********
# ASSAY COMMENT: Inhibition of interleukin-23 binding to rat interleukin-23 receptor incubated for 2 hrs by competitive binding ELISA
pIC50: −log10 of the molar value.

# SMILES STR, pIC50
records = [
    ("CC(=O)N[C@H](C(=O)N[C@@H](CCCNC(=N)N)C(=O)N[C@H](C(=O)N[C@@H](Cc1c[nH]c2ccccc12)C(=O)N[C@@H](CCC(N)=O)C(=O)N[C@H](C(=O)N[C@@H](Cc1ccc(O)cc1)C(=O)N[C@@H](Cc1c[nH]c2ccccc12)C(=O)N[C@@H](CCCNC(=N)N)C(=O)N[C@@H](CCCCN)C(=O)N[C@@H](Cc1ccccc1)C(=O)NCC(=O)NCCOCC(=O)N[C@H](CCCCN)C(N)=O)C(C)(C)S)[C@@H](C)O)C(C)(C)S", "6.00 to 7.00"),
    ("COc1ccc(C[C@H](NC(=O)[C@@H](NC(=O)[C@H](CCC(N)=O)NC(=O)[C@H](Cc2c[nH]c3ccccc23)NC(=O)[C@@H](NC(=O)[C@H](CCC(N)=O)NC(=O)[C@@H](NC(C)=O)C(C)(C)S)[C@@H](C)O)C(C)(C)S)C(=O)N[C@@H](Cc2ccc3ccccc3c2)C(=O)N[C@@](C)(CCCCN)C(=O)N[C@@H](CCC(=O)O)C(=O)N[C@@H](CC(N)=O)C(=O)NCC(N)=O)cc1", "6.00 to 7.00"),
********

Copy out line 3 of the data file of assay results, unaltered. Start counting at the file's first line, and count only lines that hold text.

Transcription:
# SMILES STR, pIC50